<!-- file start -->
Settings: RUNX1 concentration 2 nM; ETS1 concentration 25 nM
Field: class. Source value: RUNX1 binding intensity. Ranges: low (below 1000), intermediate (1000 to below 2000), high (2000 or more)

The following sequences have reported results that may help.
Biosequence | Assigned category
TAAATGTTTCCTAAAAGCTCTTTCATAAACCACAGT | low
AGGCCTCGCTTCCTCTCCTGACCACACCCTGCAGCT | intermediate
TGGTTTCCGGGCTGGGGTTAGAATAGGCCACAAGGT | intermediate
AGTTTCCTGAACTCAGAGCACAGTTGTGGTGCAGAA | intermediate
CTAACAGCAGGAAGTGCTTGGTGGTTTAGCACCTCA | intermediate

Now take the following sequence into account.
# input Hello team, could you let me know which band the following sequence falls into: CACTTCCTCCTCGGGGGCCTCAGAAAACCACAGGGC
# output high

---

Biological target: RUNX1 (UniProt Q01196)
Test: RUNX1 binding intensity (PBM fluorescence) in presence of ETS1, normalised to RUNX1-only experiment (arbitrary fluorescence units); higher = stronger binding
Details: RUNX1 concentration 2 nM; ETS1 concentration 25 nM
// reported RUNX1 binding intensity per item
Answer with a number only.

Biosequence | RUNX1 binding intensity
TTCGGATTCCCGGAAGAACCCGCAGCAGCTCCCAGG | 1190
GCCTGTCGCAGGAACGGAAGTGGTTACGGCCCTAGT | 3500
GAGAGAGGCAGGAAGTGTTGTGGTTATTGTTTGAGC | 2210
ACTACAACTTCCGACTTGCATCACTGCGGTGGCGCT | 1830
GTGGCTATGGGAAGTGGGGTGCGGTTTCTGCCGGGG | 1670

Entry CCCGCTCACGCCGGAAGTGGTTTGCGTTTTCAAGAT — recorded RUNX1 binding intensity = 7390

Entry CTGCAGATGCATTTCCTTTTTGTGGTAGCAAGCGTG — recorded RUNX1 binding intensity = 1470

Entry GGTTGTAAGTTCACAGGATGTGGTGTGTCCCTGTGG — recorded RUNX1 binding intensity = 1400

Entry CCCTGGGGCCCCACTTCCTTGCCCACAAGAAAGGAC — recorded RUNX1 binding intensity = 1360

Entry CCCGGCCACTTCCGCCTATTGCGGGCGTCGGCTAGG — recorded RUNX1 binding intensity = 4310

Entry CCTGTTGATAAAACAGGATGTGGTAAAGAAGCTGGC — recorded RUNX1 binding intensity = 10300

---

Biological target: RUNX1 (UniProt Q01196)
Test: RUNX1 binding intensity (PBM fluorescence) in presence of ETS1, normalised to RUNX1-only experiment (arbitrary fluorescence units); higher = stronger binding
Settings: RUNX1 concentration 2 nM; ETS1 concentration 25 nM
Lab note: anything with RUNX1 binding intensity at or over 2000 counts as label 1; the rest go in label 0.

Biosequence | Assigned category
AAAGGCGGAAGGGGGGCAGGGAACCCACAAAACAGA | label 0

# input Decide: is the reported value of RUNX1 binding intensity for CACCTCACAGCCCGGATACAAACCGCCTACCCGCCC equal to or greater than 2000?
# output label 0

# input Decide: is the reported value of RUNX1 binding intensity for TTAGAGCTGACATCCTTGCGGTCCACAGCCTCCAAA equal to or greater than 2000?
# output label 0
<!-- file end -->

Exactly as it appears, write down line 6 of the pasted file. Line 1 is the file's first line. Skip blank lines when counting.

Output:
AGGCCTCGCTTCCTCTCCTGACCACACCCTGCAGCT | intermediate